During the history of criminological thought, various criminological theories on crime causation have been put together into a single perspective. One way to overcome this problem is to create an integrated theory that incorporates elements by combining the ideas expressed by the concepts of differential association theory developed by Edwin Sutherland, Merton’s theory on deviance from his 1938 analysis of the relationship between culture, structure and anomie, and Robert Agnew’s general strain theory to provide a more accurate and comprehensive explanation as to why some individuals commit crime where others do not.
Although many criminologists have viewed the criminological theories to have both strengths and limitations, it is by no means one single theory but the ideas from the three slighted altered theories that will help in providing a better explanation and understanding of criminal behavior. The first theory, differential association by Sutherland (1949:75) explains that criminal behavior is learned just like any other behavior through interactions with others. Sutherland’s differential association predicts that an individual will choose the criminal path when the balance of definitions for law-breaking (unfavorable) exceeds those for law-abiding (favorable). Ultimately, the theory focuses on how individuals learn how to become criminals, which is due to an excess of definitions favorable to the violation of law. Along the lines of differential association the theory of criminal desire holds that every human behavior is learned through interaction with the environment (Sutherland, 1949:76). From a researcher’s perspective, an individual will view society differently if they are gainfully employed as opposed to unemployed, if in a supportive and loving family or abused by parents. However, individuals might respond differently to the same situation depending on how their experience predisposes them to define their current surroundings (Sutherland, 1949:77). However, the integrated theory learning process is not limited to just differential associations, as is the case with Sutherland’s theory, instead acknowledging the influence of both humans and non-human (i.e. money and social gain) objects.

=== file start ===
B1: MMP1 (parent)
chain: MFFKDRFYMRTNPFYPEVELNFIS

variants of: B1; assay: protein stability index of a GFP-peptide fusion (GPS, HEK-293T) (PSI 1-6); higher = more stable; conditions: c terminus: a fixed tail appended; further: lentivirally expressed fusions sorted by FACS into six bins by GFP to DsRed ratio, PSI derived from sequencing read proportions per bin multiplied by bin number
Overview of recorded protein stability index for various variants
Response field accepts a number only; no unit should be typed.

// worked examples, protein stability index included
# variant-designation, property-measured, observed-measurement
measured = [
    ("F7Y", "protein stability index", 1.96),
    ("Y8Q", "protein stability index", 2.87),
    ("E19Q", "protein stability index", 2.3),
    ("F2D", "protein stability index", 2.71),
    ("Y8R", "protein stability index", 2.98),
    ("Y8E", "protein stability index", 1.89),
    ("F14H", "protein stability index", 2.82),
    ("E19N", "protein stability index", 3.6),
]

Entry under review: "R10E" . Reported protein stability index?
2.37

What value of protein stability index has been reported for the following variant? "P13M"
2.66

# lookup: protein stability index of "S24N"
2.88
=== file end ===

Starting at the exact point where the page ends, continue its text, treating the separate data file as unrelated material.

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The second theory drawn upon the present formulation is Merton’s theory on deviance from his 1938 analysis of the relationship between culture, structure and anomie. Merton’s theory involves the interactions and importance between culturally defined goals and what social arrangement make possible. According to Merton, anomie, derived from Emile Durkheim, if such cultural goals are not achievable through legitimate practices than individuals are likely to illegitimate means available for reaching them. In short, overemphasis on material success (i.e. the American dream as an emphasis on the goal of monetary success) and lack of opportunity for such success leads to crime. Institutional anomie theory, as published by Steven Messner and Richard Rosenfeld, proposed that the American societal pursuit of monetary success leads to anomie, or a departure from normal, sanctioned behaviors and a break from institutional social controls (Lilly, Cullen, and Ball, 2007:90). As anomie increases, so does the level of criminal behavior used by individuals to obtain monetary success (Lilly, Cullen, and Ball, 2007:90). As such, the integrated theory provides a more accurate and comprehensive explanation on the concepts established by Merton by providing adequate explanations of them including classifying each one as learned phenomena. Additionally, Merton’s theory is proposed as the source of agitation, thereby leading one to commit crime, when the culturally defined goals of individuals are likely not to be achieved through legitimate processes.